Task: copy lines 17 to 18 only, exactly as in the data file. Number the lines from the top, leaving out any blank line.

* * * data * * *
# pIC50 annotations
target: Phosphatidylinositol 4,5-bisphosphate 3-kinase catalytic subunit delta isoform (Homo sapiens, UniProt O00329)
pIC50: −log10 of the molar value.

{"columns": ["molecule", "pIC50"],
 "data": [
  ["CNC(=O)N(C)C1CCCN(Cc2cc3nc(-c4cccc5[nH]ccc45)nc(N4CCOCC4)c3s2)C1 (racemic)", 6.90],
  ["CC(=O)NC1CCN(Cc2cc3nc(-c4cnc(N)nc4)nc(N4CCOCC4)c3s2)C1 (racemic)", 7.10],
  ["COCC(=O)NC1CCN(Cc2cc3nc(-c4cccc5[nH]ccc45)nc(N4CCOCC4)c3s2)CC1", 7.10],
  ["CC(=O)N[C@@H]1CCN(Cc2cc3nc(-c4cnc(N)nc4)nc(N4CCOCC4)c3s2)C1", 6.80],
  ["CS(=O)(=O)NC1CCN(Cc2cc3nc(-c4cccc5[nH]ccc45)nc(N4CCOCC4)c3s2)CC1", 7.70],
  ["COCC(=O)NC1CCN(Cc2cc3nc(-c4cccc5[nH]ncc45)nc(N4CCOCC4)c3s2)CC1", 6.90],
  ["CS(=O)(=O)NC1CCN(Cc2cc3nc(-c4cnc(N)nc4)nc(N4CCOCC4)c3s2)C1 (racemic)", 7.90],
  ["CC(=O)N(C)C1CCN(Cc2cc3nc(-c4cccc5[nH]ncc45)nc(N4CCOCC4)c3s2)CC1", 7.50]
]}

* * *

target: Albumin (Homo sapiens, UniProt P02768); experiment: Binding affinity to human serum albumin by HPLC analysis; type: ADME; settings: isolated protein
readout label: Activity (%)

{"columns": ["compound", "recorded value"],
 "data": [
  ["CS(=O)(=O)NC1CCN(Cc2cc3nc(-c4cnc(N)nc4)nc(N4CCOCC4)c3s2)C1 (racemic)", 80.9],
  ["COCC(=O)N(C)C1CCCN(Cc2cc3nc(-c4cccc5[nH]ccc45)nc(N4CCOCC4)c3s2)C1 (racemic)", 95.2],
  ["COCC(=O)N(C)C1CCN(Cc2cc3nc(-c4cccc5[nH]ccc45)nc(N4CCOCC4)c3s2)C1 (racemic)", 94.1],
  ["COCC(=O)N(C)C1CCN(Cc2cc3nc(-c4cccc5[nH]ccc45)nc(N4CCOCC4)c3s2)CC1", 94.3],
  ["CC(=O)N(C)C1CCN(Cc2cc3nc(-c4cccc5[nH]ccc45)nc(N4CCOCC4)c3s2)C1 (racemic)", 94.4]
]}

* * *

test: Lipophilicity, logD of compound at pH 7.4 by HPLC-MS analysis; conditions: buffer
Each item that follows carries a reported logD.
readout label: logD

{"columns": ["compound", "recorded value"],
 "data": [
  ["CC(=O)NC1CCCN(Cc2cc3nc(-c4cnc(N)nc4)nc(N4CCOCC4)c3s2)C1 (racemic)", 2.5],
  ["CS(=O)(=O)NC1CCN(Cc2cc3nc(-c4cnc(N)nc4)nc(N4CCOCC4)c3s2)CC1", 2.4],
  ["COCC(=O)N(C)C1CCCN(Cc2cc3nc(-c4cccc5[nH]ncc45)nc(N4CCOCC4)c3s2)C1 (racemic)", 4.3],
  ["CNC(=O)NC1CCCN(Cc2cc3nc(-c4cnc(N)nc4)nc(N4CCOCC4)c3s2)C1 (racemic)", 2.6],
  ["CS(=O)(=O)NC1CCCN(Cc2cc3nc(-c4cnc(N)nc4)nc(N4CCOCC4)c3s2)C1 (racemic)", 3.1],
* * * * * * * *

readout label: Activity (%)

{"columns": ["compound", "recorded value"],